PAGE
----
Knowing why your company exists and who would care if it disappeared helps you gain clarity on what you need to achieve in the short term that helps you stay in the game for the longer haul.
It’s tempting when working in short-term time increments to attempt to do too much all at once, which can overwhelm everyone. Instead, step back to select strategic priorities. Doing so helps conserve energy while retaining focus on attaining key results.
How the decision affects other areas of your company
Consider the ramifications or implications of your decision and actions. How will the result positively or negatively affect other areas in your company? Too often, decisions are made without regard to the implications on other business units or on other decisions under consideration. Stepping back to see what else is going on, combined with communicating intent and discussing consequences, helps avert unintended consequences.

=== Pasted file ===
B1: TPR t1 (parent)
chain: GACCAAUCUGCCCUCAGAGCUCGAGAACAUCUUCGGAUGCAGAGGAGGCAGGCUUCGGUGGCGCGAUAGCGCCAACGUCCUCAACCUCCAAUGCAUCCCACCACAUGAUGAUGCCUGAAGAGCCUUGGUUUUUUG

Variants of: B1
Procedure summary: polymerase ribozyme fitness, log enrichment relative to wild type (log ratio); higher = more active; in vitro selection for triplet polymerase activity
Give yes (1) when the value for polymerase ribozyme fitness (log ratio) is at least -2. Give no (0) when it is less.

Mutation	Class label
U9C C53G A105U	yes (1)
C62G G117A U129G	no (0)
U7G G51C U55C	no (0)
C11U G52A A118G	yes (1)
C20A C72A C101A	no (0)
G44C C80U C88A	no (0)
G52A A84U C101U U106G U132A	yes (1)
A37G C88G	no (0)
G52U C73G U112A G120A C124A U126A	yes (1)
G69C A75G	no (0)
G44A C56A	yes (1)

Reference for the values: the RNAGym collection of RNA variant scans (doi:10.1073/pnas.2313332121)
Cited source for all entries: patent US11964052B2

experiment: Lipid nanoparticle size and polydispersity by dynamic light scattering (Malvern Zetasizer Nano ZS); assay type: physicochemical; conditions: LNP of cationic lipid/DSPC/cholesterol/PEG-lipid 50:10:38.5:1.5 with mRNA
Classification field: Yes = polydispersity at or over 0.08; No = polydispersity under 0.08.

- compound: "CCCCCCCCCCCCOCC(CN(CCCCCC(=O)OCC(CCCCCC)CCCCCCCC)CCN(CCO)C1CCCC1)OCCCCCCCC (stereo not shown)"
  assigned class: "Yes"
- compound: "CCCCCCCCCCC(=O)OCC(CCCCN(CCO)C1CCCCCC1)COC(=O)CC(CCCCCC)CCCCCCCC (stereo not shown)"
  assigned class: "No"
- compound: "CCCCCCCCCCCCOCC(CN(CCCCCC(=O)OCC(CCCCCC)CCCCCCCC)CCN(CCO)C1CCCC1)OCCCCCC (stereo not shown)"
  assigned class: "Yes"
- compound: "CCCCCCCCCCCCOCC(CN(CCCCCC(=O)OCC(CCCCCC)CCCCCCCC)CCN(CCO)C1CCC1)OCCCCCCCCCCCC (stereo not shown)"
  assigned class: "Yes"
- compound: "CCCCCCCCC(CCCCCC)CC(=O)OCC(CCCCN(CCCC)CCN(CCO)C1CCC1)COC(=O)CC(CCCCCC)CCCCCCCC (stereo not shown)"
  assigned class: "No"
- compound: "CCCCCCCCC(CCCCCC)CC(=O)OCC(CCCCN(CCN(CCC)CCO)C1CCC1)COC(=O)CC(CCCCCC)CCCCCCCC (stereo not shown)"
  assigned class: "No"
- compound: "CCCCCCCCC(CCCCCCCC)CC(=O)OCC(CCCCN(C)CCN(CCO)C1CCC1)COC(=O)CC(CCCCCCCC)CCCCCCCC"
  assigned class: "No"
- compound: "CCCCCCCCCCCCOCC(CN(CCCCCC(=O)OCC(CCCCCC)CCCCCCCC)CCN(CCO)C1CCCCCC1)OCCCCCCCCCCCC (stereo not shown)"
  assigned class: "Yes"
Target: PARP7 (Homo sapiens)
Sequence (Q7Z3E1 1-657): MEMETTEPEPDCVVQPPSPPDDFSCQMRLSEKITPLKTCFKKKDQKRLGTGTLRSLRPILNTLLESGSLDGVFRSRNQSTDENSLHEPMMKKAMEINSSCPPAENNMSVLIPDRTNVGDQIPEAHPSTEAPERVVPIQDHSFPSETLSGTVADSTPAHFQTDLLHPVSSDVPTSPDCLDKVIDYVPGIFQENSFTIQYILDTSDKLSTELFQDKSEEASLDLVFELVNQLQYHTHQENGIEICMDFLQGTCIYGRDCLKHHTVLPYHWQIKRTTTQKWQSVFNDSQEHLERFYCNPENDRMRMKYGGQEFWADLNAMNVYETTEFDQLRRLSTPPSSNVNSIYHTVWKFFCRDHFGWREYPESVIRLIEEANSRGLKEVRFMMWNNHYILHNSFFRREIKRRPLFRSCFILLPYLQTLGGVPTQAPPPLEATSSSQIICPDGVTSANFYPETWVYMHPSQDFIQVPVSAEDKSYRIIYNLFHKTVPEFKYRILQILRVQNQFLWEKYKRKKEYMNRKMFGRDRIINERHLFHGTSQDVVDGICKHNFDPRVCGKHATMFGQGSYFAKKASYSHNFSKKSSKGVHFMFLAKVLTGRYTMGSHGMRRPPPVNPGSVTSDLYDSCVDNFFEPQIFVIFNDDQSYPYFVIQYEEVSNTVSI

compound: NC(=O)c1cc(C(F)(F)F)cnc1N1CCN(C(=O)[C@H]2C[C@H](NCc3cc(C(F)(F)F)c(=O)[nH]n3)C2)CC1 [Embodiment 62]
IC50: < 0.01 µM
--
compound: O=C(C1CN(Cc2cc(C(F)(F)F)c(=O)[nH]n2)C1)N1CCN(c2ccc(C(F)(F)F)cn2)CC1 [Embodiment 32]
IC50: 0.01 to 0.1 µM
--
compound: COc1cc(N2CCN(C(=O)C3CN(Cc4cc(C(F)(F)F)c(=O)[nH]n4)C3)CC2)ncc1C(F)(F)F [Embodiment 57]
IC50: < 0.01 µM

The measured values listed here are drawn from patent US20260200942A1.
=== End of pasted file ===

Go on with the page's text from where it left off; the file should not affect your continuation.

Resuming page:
How urgent the situation is
Will deciding now prevent the escalation of even bigger problems later? When making this determination, keep in mind that some decisions are urgent and some just look that way. You can tell the difference by observing whether your company’s workplace treats everything as an emergency.
When everything is an emergency, it’s hard to separate real from reaction. To take proper action, consider the consequences of not taking action in terms of employee health and safety or company reputation. Use agreed-upon anchors to assess the situation. Failing that, know what you are basing your decision on so you can deliberately choose.
Every company has its own internal dynamic that impacts what issues are deemed urgent and how soon to take action. Here are some considerations: